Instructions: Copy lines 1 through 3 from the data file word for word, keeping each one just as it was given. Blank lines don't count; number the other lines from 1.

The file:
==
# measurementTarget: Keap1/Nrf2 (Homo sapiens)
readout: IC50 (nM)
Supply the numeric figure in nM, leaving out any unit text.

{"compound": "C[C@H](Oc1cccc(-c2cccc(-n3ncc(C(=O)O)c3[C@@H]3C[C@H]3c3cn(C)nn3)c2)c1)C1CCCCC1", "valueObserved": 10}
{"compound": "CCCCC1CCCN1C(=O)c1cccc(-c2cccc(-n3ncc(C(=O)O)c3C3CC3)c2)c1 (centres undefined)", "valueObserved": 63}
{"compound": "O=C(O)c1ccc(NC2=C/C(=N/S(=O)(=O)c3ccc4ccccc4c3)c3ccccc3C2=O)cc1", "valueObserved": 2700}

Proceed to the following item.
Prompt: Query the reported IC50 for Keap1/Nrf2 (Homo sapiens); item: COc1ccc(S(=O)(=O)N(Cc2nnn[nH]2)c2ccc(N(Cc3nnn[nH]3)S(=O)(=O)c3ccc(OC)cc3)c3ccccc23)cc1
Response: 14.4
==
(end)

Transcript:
# measurementTarget: Keap1/Nrf2 (Homo sapiens)
readout: IC50 (nM)
Supply the numeric figure in nM, leaving out any unit text.